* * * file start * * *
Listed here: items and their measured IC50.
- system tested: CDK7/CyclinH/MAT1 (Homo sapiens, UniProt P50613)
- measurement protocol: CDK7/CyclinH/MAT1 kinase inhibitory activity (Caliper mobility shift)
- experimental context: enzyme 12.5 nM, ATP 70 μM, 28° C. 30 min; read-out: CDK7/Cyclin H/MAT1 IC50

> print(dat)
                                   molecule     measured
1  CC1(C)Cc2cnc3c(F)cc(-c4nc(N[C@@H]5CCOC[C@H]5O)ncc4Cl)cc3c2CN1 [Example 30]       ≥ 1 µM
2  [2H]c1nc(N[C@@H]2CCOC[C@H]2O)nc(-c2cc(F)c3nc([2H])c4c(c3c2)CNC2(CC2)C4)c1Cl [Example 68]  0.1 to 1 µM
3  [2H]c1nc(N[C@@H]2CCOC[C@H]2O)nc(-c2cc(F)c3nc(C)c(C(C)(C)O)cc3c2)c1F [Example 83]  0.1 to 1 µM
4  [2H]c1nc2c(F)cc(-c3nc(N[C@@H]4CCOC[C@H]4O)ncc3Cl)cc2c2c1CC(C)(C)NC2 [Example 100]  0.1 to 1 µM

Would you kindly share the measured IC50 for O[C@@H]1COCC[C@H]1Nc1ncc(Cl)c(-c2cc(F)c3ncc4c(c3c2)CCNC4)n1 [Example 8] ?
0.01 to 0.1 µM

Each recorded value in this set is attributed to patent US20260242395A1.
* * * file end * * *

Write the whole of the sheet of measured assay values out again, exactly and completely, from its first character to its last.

Listed here: items and their measured IC50.
- system tested: CDK7/CyclinH/MAT1 (Homo sapiens, UniProt P50613)
- measurement protocol: CDK7/CyclinH/MAT1 kinase inhibitory activity (Caliper mobility shift)
- experimental context: enzyme 12.5 nM, ATP 70 μM, 28° C. 30 min; read-out: CDK7/Cyclin H/MAT1 IC50

> print(dat)
                                   molecule     measured
1  CC1(C)Cc2cnc3c(F)cc(-c4nc(N[C@@H]5CCOC[C@H]5O)ncc4Cl)cc3c2CN1 [Example 30]       ≥ 1 µM
2  [2H]c1nc(N[C@@H]2CCOC[C@H]2O)nc(-c2cc(F)c3nc([2H])c4c(c3c2)CNC2(CC2)C4)c1Cl [Example 68]  0.1 to 1 µM
3  [2H]c1nc(N[C@@H]2CCOC[C@H]2O)nc(-c2cc(F)c3nc(C)c(C(C)(C)O)cc3c2)c1F [Example 83]  0.1 to 1 µM
4  [2H]c1nc2c(F)cc(-c3nc(N[C@@H]4CCOC[C@H]4O)ncc3Cl)cc2c2c1CC(C)(C)NC2 [Example 100]  0.1 to 1 µM

Would you kindly share the measured IC50 for O[C@@H]1COCC[C@H]1Nc1ncc(Cl)c(-c2cc(F)c3ncc4c(c3c2)CCNC4)n1 [Example 8] ?
0.01 to 0.1 µM

Each recorded value in this set is attributed to patent US20260242395A1.